Global critical infrastructure supplier uses Microsoft SDL to reduce cyber attack risk

A supplier of automation and software systems to the global manufacturing and critical national infrastructure industries has partnered with Microsoft to reduce the risk of cyber attacks.

A supplier of automation and software systems to the global manufacturing and critical national infrastructure industries has partnered with Microsoft to reduce the risk of cyber attacks.

Invensys Operations Management, whose customers include nuclear power plants, was one of the first industrial IT suppliers to partner with Microsoft in building more secure software code.

When US researchers confirmed in 2006 that cybercriminals were able to cause physical damage by infiltrating software control systems, Invensys began looking for a way to strengthen its code base and processes against attacks, assess its security posture and improve its responsiveness to cyber security issues.

"Microsoft was really the only organisation that was addressing the issue of secure code as part of its Trustworthy Computing (TwC) initiative," said Ernest Rakaczky, program director of control system security at Invensys Operations Management.

He was impressed with TwC's security development lifecycle, which is aimed at providing processes to help organisations develop code that is inherently more secure.

A key element of the security development lifecycle (SDL) is the five-step threat modelling process that helps developers define a set of possible attacks to identify weaknesses and vulnerabilities.

All new code would be more secure automatically, but one of the biggest challenges Invensys faces is reviewing software systems developed as far back as 1991, said Paul Forney, system architect in the cyber security project at Invensys Operations Management.

"Since these systems were developed, much has changed, particularly in terms of the number of connections into and out of the systems control room," Paul Forney said.

The first things the company had to tackle included training for all software engineers around code testing and response to vulnerabilities, conducting assessments and roadmaps for all products and reducing the attack surface and number of security vulnerability reports.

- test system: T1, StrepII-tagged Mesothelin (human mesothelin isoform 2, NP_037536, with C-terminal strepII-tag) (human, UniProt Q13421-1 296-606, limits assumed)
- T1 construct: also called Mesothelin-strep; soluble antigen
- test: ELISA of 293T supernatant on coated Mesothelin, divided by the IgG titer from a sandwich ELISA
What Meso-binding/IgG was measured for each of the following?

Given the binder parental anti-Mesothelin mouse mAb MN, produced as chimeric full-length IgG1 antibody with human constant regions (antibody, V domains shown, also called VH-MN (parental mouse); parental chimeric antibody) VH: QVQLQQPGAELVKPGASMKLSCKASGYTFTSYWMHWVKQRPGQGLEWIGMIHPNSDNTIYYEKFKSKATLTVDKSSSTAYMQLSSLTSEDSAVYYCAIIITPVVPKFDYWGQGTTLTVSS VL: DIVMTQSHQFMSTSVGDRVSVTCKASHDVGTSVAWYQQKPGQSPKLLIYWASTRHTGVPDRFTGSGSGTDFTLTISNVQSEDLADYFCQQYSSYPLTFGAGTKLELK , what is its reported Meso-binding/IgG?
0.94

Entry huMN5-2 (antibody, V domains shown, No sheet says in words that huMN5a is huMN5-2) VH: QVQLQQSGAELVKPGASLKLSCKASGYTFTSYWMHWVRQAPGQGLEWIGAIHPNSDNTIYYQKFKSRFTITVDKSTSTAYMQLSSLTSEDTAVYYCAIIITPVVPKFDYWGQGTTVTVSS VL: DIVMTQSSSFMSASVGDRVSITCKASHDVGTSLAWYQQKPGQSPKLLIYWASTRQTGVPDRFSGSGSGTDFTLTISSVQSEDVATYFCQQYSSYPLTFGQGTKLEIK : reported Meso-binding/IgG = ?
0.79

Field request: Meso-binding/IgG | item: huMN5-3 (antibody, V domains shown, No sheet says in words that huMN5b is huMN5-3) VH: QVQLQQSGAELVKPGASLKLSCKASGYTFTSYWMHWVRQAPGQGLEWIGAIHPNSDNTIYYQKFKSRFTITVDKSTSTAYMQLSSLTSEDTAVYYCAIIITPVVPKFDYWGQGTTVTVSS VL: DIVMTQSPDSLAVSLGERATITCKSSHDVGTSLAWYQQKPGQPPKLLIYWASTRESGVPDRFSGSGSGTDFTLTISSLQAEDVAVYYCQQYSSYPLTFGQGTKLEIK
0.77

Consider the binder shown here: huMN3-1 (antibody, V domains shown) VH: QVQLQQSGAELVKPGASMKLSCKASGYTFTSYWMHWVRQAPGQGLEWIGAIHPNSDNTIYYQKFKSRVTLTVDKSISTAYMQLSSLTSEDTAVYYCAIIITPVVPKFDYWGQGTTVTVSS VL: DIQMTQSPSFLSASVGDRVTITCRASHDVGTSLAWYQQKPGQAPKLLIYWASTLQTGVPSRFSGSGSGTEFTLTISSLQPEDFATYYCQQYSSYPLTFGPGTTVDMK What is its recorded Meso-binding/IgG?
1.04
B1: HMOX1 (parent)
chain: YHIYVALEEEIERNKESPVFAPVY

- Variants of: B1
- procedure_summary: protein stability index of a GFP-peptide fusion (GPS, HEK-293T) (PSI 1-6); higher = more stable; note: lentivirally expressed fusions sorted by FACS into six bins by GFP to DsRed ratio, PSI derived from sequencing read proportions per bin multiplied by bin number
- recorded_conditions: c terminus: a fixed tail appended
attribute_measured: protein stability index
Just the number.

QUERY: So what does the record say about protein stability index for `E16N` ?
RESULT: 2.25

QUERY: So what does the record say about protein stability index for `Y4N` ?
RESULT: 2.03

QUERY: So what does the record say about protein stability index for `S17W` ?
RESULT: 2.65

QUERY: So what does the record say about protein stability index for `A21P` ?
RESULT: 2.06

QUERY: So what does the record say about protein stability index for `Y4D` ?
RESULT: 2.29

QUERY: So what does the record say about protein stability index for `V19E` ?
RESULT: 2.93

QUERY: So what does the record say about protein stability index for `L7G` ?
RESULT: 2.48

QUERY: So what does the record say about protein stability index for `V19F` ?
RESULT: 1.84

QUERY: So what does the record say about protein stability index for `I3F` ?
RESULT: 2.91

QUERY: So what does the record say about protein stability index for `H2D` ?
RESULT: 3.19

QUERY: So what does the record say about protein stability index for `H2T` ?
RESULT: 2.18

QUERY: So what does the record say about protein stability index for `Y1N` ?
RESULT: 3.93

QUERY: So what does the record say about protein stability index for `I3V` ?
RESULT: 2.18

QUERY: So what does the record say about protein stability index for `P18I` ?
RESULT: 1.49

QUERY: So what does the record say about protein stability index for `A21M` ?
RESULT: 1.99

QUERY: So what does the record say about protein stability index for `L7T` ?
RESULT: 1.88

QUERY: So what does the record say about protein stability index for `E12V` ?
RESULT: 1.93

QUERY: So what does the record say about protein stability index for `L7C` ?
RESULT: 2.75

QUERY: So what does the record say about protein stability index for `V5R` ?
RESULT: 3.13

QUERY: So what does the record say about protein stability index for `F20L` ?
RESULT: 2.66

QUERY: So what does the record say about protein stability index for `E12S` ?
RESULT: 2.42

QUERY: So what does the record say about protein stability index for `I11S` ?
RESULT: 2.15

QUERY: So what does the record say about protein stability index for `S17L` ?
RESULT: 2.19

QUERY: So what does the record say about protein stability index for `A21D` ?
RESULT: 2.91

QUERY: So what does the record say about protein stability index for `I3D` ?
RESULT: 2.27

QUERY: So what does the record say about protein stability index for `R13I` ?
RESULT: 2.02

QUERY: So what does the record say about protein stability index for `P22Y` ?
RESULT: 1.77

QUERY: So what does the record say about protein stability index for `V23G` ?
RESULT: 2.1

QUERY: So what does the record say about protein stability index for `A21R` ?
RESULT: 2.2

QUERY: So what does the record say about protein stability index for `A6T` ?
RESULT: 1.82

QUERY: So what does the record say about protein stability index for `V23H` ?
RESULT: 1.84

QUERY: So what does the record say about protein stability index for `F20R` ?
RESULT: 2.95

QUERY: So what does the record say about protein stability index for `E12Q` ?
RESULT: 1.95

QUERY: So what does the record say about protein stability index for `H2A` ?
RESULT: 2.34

Where vulnerabilities are discovered, having an SDL in place enables developers to respond faster to developing security updates, said Forney.

Invensys opted for computer-based training to keep the costs as low as possible and reduce the impact of training on current projects.

Process improvement involved working with Microsoft to assess existing levels of security, developing customised templates using the SDL as a base to raise the bar where necessary, and integrating the supporting tools developed by Microsoft to support the SDL.

The main benefits of the SDL are greater confidentiality, integrity, availability, access control and accountability through establish detailed audit trails, said Forney.

The security objectives of the SDL include preventing unauthorised changes to values in a controller, programmable logic controller (PLC), process or configuration.

This is essential in control systems used in critical national infrastructure, as illustrated by Stuxnet, which targeted PLCs governing uranium enrichment centrifuges used in Iran's nuclear programme.

Other SDL objectives include preventing misrepresentation of process values, reducing the possibility of a plant shutdown and improving the reliability and robustness of systems and software.

Above all, the SDL means security is built in and not added on, and from a business point of view, helps reduce total cost of ownership because secure software is automatically better quality software that requires less security patching, said Forney.

"The SDL is a key part of our commitment to protect our customers. It is also what they expect from us and helps to build and maintain their trust," said Forney.

Another important aspect of the SDL is that it is designed to ensure continual monitoring, assessment and improvement, he said.

According to Forney, the SDL has given Invensys a self-perpetuating maturity model, a culture for research and development to produce secure and robust products and a security focus for all products.

The partnership with Invensys Operations Management has brought benefits to Microsoft too in refining its SDL, said David Ladd, principal group program manager, security engineering strategy, SDL evolution at Microsoft.

"Working with Invensys, we have gained a better understanding of threats to control systems, the type of information we need to provide, what type of things we need to be doing, and what things to prioritise," David Ladd said.

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